Concrete instead of gutters?

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Old 02-01-17, 05:25 PM
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Concrete instead of gutters?

I just purchased a small house that I'm rehabbing. The house has no gutters and has soil next to the fieldstone foundation. My first instinct was to put up gutters, but there are tall trees near the house and I know from my own house that even with gutter guards, plenty of junk still gets into the gutters. This house will be a rental property, so I won't be there all the time to see how the gutters are working. Plus, there is no room to get a ladder up to clean the gutters on one side of the house. You'll see that in the first picture below.

My question is...is it feasible to put a concrete trough on each side of the house that the water can run down and away? The property slopes on both sides towards the backyard. I figure that this way, the water won't be able to just percolate down next to the foundation and I won't need the hassle of gutters.

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This pic shows the roof from the front:
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Old 02-01-17, 06:23 PM
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Yes it is feasible. I've seen high end developments in forests and nobody had gutters. They all had 2' wide concrete strips around the perimeter of the houses. They had a shallow v to act like a ditch and had an exposed aggregate (pea gravel) finish to be more attractive.
 
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Old 02-01-17, 09:23 PM
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First thing I'd do is get rid of those trees, there an eyesore, going to to cause mold issues on the siding, foundation problems.
Who want's to look out a window and see a bush?
Also a good place for someone to hide when there breaking in.
A quality gutter with built in gutter guard is not going to plug up.
Not sure how it works around they but here they will come back and clean the gutter for free if it ever plugs up.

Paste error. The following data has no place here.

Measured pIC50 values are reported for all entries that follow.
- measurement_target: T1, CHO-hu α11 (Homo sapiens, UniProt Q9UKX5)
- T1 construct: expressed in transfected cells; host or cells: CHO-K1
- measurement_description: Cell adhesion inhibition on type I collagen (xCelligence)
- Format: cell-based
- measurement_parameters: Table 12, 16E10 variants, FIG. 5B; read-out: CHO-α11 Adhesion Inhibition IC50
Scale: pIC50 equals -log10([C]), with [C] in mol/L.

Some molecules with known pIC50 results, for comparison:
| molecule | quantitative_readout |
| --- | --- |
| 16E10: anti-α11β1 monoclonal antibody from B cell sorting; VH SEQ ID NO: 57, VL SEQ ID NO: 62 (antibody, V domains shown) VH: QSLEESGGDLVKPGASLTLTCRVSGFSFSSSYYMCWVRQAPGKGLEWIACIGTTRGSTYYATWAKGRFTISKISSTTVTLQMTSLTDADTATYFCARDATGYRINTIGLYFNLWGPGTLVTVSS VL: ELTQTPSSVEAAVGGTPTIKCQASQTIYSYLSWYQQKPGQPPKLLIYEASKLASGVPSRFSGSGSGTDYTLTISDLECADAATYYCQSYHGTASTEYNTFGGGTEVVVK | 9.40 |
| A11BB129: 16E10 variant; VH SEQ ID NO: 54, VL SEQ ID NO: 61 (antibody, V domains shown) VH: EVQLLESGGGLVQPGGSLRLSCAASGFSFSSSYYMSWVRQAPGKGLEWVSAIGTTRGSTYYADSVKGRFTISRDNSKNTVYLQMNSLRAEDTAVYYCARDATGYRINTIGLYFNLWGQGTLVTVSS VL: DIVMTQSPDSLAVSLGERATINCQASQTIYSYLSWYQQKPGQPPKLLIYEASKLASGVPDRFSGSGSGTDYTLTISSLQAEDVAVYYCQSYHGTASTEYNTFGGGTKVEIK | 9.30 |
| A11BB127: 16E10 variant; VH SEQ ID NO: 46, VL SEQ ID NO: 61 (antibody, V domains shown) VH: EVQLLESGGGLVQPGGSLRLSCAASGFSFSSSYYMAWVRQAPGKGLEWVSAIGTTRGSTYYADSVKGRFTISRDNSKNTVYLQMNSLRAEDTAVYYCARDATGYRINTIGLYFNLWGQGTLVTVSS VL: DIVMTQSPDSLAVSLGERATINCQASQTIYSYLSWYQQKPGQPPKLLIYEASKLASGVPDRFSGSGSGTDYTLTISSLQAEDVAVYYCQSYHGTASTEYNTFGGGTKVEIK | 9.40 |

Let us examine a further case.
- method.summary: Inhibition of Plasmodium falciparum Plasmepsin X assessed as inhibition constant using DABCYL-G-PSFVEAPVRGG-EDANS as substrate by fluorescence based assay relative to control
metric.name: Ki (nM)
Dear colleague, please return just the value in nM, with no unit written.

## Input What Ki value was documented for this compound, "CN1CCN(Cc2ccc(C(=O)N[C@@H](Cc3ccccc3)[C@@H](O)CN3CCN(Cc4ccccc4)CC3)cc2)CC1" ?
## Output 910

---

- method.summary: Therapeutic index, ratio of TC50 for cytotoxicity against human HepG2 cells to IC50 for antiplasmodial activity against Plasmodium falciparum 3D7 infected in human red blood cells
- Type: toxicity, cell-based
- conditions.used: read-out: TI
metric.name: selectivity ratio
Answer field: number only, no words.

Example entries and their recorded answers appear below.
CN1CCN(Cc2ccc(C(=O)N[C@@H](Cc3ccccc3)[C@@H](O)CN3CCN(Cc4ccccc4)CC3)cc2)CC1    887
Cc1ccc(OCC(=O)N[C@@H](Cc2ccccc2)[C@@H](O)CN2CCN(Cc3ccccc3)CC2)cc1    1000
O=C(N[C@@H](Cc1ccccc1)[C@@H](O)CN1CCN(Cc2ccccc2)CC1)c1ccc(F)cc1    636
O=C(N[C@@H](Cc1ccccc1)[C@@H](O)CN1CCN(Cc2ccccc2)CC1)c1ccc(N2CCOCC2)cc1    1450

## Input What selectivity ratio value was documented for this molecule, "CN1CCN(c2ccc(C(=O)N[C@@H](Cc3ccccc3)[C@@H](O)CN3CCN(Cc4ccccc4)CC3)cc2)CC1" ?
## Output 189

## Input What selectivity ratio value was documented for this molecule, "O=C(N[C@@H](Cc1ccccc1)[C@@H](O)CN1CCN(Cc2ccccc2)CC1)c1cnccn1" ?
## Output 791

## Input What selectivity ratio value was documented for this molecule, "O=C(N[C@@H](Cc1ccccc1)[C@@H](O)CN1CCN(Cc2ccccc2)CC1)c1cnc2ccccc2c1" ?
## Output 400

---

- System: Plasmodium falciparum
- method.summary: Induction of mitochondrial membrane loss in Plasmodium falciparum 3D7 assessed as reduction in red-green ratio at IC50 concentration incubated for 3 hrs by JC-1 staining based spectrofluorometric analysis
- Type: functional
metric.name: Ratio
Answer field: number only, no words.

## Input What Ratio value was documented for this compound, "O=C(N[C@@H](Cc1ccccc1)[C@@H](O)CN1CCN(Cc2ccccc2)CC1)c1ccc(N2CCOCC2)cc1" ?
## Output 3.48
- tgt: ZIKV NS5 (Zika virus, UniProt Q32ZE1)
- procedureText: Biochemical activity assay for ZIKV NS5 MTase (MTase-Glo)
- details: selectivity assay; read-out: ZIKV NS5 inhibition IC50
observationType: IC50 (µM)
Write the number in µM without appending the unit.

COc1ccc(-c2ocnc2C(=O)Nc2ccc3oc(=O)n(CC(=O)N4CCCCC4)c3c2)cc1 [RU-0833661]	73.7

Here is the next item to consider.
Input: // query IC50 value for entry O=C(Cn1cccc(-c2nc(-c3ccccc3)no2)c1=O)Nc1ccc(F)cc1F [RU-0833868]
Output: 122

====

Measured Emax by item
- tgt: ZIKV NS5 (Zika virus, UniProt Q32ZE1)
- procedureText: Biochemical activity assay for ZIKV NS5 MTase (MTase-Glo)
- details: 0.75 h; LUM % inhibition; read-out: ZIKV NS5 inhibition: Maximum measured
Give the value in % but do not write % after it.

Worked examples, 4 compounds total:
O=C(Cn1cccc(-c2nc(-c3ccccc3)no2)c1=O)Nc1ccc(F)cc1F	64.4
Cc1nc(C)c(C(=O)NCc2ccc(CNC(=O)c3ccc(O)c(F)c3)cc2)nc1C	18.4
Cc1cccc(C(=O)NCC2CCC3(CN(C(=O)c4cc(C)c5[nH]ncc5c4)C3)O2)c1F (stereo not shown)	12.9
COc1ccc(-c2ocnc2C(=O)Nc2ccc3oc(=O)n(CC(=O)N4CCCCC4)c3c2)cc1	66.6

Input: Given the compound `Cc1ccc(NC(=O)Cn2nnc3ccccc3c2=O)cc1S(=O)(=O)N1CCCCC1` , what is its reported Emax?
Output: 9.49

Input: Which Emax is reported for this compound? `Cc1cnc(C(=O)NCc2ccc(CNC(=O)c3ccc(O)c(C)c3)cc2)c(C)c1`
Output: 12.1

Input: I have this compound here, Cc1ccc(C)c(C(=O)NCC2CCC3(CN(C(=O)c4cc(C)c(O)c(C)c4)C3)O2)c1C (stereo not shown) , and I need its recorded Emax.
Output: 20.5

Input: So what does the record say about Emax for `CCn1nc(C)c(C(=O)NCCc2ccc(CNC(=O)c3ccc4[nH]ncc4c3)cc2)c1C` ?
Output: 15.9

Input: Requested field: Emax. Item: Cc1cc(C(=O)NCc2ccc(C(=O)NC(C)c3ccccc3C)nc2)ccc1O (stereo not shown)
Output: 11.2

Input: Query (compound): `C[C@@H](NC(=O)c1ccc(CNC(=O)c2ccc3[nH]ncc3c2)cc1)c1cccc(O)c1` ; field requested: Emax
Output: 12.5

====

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Old 02-02-17, 04:58 AM
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Joe, those trees may be on adjacent property and wasn't a part of the original question. Gutters are not guaranteed not to clog up. Only the aftermarket gutter guards are, so the OP would have install gutter as well as the gutter guards to keep from having to perform clean out.

As long as there is adequate slope to keep the water away from the foundation, you would be good with the trench approach. I would make it a directive flow mechanism, like Dane suggested.
 
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Old 02-02-17, 06:19 AM
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The concrete strip/trench is also a good application here where there is masonry foundation to a good height. That will help keep the wood and siding up and out of the splash zone.
 
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Old 02-02-17, 08:19 AM
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I did something similar in the back of my house by putting landscaping pavers bordering the rock adjacent to the house right where the water drips off the roof so it quit eroding the dirt and just flowed away from the house at that point.
 
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Old 02-02-17, 04:27 PM
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Thanks everyone for your input! Seems like most of you agree with my concrete / no gutters plan. Joecaption mentioned the trees along the side, but those are actually just tall shrubs, and the hide an abandoned house next door. It's a beautiful old house built in 1865 that is actually still owned, but she's just letting it rot away.

Stickshift...funny you mentioned pavers, because I was thinking that if the concrete contractor wants too much money, Home Depot sells 16"x16" pavers and I might try to do it myself with those.

Thanks again folks!
 
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